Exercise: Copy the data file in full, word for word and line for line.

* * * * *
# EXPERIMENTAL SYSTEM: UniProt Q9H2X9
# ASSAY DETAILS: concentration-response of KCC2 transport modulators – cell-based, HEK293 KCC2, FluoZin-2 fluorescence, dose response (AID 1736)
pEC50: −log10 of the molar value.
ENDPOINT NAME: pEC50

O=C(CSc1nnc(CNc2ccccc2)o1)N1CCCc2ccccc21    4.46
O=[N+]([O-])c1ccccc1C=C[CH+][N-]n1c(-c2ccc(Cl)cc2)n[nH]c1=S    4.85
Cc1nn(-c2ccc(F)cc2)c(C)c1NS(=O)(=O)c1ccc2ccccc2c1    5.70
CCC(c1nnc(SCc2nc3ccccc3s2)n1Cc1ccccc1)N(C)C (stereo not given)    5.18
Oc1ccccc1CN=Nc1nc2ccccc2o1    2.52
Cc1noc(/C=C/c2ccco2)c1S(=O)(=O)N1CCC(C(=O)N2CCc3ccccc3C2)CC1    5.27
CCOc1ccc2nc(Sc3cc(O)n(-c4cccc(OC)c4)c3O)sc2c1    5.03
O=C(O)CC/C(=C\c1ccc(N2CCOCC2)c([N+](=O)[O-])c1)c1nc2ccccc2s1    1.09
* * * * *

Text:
# EXPERIMENTAL SYSTEM: UniProt Q9H2X9
# ASSAY DETAILS: concentration-response of KCC2 transport modulators – cell-based, HEK293 KCC2, FluoZin-2 fluorescence, dose response (AID 1736)
pEC50: −log10 of the molar value.
ENDPOINT NAME: pEC50

O=C(CSc1nnc(CNc2ccccc2)o1)N1CCCc2ccccc21    4.46
O=[N+]([O-])c1ccccc1C=C[CH+][N-]n1c(-c2ccc(Cl)cc2)n[nH]c1=S    4.85
Cc1nn(-c2ccc(F)cc2)c(C)c1NS(=O)(=O)c1ccc2ccccc2c1    5.70
CCC(c1nnc(SCc2nc3ccccc3s2)n1Cc1ccccc1)N(C)C (stereo not given)    5.18
Oc1ccccc1CN=Nc1nc2ccccc2o1    2.52
Cc1noc(/C=C/c2ccco2)c1S(=O)(=O)N1CCC(C(=O)N2CCc3ccccc3C2)CC1    5.27
CCOc1ccc2nc(Sc3cc(O)n(-c4cccc(OC)c4)c3O)sc2c1    5.03
O=C(O)CC/C(=C\c1ccc(N2CCOCC2)c([N+](=O)[O-])c1)c1nc2ccccc2s1    1.09